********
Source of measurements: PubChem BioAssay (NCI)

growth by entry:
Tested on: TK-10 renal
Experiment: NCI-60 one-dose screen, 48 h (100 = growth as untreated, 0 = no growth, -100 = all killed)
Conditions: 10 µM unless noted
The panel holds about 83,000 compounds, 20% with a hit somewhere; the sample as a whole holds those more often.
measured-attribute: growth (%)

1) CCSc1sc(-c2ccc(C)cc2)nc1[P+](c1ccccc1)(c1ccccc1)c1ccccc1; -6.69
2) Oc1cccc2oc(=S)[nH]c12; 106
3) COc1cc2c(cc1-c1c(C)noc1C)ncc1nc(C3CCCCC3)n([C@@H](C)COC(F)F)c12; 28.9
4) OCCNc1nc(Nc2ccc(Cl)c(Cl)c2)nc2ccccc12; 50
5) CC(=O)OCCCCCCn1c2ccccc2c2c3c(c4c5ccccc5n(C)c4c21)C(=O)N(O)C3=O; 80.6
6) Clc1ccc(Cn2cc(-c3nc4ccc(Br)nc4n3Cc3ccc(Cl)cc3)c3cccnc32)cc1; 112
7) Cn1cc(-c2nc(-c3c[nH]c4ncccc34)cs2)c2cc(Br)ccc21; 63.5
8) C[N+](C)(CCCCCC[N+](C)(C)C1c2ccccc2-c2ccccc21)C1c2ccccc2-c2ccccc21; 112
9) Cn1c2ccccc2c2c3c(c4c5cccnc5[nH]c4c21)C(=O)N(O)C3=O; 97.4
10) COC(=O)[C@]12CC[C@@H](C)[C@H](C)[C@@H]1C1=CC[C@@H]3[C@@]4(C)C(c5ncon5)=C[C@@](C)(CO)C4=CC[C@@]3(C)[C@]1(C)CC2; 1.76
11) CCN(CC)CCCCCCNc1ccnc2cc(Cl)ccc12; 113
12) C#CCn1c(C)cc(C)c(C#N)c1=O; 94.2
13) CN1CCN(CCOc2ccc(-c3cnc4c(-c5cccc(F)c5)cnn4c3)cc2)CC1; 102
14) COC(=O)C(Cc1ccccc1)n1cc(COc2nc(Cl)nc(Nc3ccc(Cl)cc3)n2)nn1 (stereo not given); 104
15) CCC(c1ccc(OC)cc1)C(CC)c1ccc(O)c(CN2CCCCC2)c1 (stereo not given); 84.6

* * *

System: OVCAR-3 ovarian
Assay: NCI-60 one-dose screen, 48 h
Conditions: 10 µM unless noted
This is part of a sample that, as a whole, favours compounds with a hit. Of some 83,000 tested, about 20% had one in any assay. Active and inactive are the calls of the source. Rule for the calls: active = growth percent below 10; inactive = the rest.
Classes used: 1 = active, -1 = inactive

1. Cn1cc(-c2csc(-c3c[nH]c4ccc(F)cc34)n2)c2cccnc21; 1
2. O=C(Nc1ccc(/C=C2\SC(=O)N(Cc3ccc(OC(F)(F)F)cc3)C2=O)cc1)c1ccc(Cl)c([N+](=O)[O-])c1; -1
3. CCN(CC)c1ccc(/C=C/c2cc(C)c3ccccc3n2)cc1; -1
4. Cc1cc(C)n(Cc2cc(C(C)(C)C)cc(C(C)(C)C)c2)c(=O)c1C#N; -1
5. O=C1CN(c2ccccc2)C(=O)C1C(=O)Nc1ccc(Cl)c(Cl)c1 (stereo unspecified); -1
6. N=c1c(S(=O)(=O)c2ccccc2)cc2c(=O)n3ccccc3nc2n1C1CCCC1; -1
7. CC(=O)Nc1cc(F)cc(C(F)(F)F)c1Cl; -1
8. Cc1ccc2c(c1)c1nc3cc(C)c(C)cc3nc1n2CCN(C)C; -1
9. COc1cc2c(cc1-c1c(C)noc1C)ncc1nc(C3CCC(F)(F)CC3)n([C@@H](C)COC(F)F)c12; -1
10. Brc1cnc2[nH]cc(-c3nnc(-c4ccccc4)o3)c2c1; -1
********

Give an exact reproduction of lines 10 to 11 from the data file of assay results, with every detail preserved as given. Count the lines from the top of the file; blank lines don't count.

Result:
3) COc1cc2c(cc1-c1c(C)noc1C)ncc1nc(C3CCCCC3)n([C@@H](C)COC(F)F)c12; 28.9
4) OCCNc1nc(Nc2ccc(Cl)c(Cl)c2)nc2ccccc12; 50